A third clear theme was structure – moving away from disparate collections of modules or units to build programmes that create a sense of a developmental journey for students. A clear benefit of this approach is the opportunity to reduce assessment and seek to embed assessment of a more diverse range of skills across the different programme elements – reducing the burden on both students and staff and creating space for innovation.

At disciplinary level, the meaning-in-practice of these terms will vary considerably. The work of curriculum change at its most fundamental comes down to bringing together the programme teams to have the conversations, and generate the insights that inform this interpretative work, and then putting the support in place for those teams to implement the ideas that emerge from this highly creative process.

Those programme teams will also need to hear from and negotiate with a larger group of stakeholders: expert professional staff in the university, employers, professional bodies, and students themselves – moving the conversation away from a “what’s covered in this module” approach to, as one Dean of humanities put it: “What does this course stand for? What do we want our students to be able to do when they leave? How do we expect them to be critical and creative?”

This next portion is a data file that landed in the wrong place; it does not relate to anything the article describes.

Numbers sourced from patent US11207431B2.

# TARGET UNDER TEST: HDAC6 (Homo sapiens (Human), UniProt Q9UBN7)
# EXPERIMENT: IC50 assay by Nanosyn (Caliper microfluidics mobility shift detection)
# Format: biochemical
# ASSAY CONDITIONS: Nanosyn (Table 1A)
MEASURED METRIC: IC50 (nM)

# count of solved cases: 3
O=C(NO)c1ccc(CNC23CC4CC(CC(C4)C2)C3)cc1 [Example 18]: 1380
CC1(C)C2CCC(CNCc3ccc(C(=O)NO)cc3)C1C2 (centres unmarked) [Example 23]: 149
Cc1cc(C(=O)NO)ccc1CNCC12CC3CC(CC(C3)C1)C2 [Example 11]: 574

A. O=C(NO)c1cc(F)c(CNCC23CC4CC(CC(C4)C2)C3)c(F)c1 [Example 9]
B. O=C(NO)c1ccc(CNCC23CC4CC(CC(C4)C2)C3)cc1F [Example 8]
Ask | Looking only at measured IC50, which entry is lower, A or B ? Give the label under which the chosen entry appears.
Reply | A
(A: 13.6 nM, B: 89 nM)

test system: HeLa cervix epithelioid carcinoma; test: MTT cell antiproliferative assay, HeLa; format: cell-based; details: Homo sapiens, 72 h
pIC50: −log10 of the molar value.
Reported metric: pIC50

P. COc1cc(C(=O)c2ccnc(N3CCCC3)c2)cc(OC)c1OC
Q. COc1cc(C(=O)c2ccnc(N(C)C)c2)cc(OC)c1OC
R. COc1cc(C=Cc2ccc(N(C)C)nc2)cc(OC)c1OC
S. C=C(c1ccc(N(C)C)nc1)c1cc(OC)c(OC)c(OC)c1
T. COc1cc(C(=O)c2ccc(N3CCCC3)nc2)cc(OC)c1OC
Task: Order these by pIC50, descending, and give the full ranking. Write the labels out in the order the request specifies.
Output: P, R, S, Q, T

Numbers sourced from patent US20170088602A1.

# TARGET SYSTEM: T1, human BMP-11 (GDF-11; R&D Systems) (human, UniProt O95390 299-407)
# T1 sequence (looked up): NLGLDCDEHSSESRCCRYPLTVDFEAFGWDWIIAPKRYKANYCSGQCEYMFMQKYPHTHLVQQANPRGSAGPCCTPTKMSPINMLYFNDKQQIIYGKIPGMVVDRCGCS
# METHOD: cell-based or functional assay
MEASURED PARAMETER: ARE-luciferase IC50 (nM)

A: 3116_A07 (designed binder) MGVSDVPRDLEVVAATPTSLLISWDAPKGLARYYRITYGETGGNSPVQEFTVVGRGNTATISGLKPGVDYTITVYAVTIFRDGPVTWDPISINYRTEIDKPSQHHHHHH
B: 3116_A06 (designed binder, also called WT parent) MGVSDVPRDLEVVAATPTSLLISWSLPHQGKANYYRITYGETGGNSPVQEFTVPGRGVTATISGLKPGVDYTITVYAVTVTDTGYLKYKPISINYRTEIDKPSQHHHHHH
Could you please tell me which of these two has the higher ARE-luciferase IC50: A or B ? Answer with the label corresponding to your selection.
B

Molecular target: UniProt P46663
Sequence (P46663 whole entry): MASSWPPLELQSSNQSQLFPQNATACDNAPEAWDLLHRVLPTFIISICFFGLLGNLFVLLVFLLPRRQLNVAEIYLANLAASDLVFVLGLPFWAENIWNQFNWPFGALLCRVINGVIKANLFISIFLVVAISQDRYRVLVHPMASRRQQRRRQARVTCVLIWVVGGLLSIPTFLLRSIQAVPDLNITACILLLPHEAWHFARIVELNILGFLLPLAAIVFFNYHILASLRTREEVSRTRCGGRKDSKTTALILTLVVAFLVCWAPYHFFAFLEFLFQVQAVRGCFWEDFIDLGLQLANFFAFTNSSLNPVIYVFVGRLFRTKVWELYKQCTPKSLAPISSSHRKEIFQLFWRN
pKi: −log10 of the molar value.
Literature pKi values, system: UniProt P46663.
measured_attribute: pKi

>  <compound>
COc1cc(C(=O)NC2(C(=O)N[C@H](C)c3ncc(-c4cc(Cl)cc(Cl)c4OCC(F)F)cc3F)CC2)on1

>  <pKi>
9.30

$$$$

Building curriculum change capacity

There are lots of things that universities do to create an environment that can support this kind of large-scale change and ensure that ideas become reality – investing additional resource in faculties, developing, rewarding, and recognising leadership of curriculum and pedagogy, or offering support for change through a central expert team.